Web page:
Readings — From the November 2008 issue

The American Void

From remarks delivered at the American Political Science Association in Boston on August 30 and at the New School in New York City on September 18. Critchley is the chair of philosophy at the New School. Critchley’s most recent work, The Book of Dead Philosophers, is forthcoming from Vintage.

There is something desperately lonely about Barack Obama’s universe. One gets the overwhelming sense of someone yearning for connection, for something that binds human beings together, for community and commonality, for what he repeatedly calls “the common good.” Of course, this is hardly news. We’ve known since his keynote speech at the 2004 Democratic National Convention that “there’s not a black America and a white America and Latino America and Asian America—there’s the United States of America.” Obama’s remedy to the widespread disillusion with politics in the U.S. is a reaffirmation of the act of union. This is possible only insofar as we restore a sense of community to the nation. That, in turn, requires a belief in the common good. In the face of grotesque inequality, governmental sleaze, and generalized anomie, we need “to affirm our bonds with one another.” Belief in the common good is the sole basis for hope. Without belief, there is nothing to be done. Such is the avowedly improbable basis for Obama’s entire push for the presidency.

The obvious criticism one could make is that Obama’s politics is governed by an anti-political fantasy. It lies behind the appeal to the common good, that “no one is exempt from the call to find common ground”; or “not so far beneath the surface, I think, we are becoming more, not less, alike.” This, one might claim, is the familiar delusion of an end to politics, the postulation of a state where we can put aside our differences, overcome partisanship, and come together in order to heal the nation. The same longing for unity governs Obama’s discourse on race, with his call for a black-brown alliance and his appeasing remark that “rightly or wrongly, white guilt has largely exhausted itself.” Obama dreams of a society without power relations, without the agonism that constitutes political life. Against such a position one might assert that justice is always an agon, a conflict, and to refuse this assertion is to consign human beings to wallow in some emotional, fusional balm. One might add that the source of this longing for union is its absence. We anxiously want to believe, because we don’t and we can’t. The yearning for the common good comes from the refusal to accept that perhaps Americans have very little in common apart from the elements of a sometimes successful civil religion based around a sentimental, indeed sometimes teary-eyed, attachment to the Constitution and a belief in the quasi-divine wisdom of the Founding Fathers.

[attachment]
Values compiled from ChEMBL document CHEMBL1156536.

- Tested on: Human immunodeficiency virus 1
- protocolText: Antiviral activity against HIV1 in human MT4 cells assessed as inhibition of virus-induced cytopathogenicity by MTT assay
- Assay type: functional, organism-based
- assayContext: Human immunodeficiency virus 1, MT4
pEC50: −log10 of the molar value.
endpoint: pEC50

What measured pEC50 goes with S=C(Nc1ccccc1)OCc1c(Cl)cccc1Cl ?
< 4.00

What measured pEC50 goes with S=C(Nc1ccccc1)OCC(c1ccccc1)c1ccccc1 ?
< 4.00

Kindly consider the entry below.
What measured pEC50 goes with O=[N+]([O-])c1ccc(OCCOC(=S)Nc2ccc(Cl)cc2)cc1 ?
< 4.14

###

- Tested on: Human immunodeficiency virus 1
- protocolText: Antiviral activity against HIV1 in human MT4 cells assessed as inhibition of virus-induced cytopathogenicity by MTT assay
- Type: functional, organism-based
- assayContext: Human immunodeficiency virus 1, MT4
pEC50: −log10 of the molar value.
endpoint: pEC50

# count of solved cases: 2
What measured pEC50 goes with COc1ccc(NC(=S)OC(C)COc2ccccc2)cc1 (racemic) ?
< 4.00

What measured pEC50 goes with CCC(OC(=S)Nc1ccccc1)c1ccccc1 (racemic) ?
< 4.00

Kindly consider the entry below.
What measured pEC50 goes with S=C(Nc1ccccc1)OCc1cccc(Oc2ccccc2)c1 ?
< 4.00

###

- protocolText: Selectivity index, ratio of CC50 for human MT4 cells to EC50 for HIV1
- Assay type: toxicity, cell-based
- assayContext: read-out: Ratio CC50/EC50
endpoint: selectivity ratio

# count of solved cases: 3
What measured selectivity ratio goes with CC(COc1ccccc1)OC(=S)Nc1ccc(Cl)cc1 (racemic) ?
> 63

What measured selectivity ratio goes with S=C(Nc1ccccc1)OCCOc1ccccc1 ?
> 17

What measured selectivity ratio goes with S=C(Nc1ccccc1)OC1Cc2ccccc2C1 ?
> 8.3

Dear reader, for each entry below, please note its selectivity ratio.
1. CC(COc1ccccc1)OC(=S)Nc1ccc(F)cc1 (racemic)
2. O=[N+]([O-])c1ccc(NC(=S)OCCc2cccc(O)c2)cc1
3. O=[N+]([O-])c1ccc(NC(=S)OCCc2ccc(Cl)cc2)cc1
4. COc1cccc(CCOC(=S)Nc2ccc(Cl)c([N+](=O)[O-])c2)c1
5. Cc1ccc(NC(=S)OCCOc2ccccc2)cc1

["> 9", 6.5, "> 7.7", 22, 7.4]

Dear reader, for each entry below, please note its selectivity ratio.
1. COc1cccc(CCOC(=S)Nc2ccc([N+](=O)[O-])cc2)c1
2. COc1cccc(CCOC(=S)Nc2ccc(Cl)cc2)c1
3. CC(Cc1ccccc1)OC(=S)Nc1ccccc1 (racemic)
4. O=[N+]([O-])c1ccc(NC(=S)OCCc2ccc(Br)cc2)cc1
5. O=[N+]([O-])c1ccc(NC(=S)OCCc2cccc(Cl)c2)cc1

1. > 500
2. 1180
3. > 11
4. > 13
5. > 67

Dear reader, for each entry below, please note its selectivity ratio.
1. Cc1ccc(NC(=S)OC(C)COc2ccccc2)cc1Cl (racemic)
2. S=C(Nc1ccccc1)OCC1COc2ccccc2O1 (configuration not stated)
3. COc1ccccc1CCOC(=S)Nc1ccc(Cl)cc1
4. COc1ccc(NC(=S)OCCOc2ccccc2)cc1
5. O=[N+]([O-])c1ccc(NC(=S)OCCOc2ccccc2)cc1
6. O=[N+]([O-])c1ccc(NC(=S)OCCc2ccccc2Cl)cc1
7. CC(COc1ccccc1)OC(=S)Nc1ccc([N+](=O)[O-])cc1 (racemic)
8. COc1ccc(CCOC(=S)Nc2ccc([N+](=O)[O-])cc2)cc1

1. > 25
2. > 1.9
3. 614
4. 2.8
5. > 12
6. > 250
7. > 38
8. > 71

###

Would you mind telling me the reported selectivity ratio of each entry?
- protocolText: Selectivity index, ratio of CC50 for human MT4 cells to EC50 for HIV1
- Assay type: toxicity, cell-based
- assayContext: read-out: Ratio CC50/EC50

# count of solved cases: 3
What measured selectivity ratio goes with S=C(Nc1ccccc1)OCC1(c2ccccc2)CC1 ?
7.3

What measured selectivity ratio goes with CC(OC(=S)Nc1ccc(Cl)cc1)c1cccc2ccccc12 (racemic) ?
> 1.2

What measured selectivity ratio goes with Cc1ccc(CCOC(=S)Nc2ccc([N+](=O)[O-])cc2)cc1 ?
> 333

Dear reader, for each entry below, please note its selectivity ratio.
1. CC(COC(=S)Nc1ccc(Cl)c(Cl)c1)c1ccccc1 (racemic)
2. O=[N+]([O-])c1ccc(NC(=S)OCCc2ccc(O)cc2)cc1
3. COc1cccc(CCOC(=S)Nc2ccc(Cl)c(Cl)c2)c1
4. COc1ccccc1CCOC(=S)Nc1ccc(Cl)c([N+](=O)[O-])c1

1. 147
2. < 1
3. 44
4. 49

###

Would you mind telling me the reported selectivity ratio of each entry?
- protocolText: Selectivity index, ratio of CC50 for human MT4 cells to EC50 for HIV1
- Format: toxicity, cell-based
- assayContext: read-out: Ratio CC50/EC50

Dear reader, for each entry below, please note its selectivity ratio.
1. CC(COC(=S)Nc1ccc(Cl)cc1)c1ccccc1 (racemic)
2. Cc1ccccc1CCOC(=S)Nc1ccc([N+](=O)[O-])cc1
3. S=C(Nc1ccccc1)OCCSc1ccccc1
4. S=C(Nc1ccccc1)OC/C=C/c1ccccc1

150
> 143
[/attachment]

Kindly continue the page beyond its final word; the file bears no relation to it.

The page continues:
In the face of George W. Bush’s ultra-political presidency—his massive extension of executive power and his prosecution of a politics of fear based on the identification of an enemy as morally evil—it is not difficult to understand the popularity of Obama’s anti-political vision. Against the messianic certainties of Bush II, Obama promises a return to a beatific liberalism whereby everything is seen sub specie consensus. This is a world where good old democratic deliberation replaces decisionism and where the to and fro of civil conversation replaces religious absolutism. Democracy is not a house to be built but “a conversation to be had.” After eight disastrous years of gross mismanagement, secrecy, and lies, it sounds like an absolutely blissful prospect.

Of course, one might wonder how Obama’s evacuation of power relations in the political realm goes together with his faith in the agon of capitalism, competition, and the salutary effects of free markets. One might also wonder how such a political position might genuinely begin to deal with poverty. But I don’t want to go down the route of the classic critique of liberalism, according to which politics is evacuated in favor of the bifurcation of ethics, on the one hand, and economics, on the other, and the former is the veil of hypocrisy used to conceal the violence of the latter. I do not even want to propose a critique of Obama. Rather, I’d like to describe a puzzlement that I don’t think I am the only one to experience. What fascinates me is what we might call Obama’s subjectivity and how it forms his political vision and how this might begin to explain his extraordinary popular appeal.

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October 2019